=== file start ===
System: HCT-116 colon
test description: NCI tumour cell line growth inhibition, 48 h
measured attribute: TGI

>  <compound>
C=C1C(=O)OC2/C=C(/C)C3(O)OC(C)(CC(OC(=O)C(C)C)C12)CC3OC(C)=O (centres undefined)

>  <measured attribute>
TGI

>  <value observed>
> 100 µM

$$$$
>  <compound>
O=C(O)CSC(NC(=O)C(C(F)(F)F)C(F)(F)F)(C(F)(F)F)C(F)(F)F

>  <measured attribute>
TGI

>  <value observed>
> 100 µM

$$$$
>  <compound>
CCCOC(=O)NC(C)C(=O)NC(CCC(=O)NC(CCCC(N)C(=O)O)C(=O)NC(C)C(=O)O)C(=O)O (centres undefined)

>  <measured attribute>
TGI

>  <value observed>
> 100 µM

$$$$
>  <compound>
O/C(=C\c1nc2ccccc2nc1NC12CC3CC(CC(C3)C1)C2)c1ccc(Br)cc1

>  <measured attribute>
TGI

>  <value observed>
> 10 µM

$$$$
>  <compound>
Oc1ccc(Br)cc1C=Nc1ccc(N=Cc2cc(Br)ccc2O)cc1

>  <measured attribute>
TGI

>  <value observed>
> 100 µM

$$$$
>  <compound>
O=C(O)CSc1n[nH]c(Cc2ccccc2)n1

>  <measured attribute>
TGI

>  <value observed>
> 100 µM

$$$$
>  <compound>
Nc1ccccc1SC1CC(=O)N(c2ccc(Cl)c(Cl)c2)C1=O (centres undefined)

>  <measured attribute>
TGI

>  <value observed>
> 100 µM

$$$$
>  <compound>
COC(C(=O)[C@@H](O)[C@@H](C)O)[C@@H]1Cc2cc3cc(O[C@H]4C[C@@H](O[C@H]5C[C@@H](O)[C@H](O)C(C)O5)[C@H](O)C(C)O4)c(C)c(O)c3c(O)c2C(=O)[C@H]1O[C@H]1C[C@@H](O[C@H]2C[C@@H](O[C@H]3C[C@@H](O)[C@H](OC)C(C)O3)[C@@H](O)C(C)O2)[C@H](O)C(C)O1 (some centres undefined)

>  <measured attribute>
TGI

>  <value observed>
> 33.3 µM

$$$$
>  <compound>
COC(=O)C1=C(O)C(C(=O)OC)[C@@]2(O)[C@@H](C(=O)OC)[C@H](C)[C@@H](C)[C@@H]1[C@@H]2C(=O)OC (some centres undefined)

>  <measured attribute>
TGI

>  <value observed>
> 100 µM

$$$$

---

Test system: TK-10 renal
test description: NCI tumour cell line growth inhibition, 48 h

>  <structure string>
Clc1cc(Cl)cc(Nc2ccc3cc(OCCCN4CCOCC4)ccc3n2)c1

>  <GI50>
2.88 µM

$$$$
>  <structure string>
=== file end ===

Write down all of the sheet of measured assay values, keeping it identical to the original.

System: HCT-116 colon
test description: NCI tumour cell line growth inhibition, 48 h
measured attribute: TGI

>  <compound>
C=C1C(=O)OC2/C=C(/C)C3(O)OC(C)(CC(OC(=O)C(C)C)C12)CC3OC(C)=O (centres undefined)

>  <measured attribute>
TGI

>  <value observed>
> 100 µM

$$$$
>  <compound>
O=C(O)CSC(NC(=O)C(C(F)(F)F)C(F)(F)F)(C(F)(F)F)C(F)(F)F

>  <measured attribute>
TGI

>  <value observed>
> 100 µM

$$$$
>  <compound>
CCCOC(=O)NC(C)C(=O)NC(CCC(=O)NC(CCCC(N)C(=O)O)C(=O)NC(C)C(=O)O)C(=O)O (centres undefined)

>  <measured attribute>
TGI

>  <value observed>
> 100 µM

$$$$
>  <compound>
O/C(=C\c1nc2ccccc2nc1NC12CC3CC(CC(C3)C1)C2)c1ccc(Br)cc1

>  <measured attribute>
TGI

>  <value observed>
> 10 µM

$$$$
>  <compound>
Oc1ccc(Br)cc1C=Nc1ccc(N=Cc2cc(Br)ccc2O)cc1

>  <measured attribute>
TGI

>  <value observed>
> 100 µM

$$$$
>  <compound>
O=C(O)CSc1n[nH]c(Cc2ccccc2)n1

>  <measured attribute>
TGI

>  <value observed>
> 100 µM

$$$$
>  <compound>
Nc1ccccc1SC1CC(=O)N(c2ccc(Cl)c(Cl)c2)C1=O (centres undefined)

>  <measured attribute>
TGI

>  <value observed>
> 100 µM

$$$$
>  <compound>
COC(C(=O)[C@@H](O)[C@@H](C)O)[C@@H]1Cc2cc3cc(O[C@H]4C[C@@H](O[C@H]5C[C@@H](O)[C@H](O)C(C)O5)[C@H](O)C(C)O4)c(C)c(O)c3c(O)c2C(=O)[C@H]1O[C@H]1C[C@@H](O[C@H]2C[C@@H](O[C@H]3C[C@@H](O)[C@H](OC)C(C)O3)[C@@H](O)C(C)O2)[C@H](O)C(C)O1 (some centres undefined)

>  <measured attribute>
TGI

>  <value observed>
> 33.3 µM

$$$$
>  <compound>
COC(=O)C1=C(O)C(C(=O)OC)[C@@]2(O)[C@@H](C(=O)OC)[C@H](C)[C@@H](C)[C@@H]1[C@@H]2C(=O)OC (some centres undefined)

>  <measured attribute>
TGI

>  <value observed>
> 100 µM

$$$$

---

Test system: TK-10 renal
test description: NCI tumour cell line growth inhibition, 48 h

>  <structure string>
Clc1cc(Cl)cc(Nc2ccc3cc(OCCCN4CCOCC4)ccc3n2)c1

>  <GI50>
2.88 µM

$$$$
>  <structure string>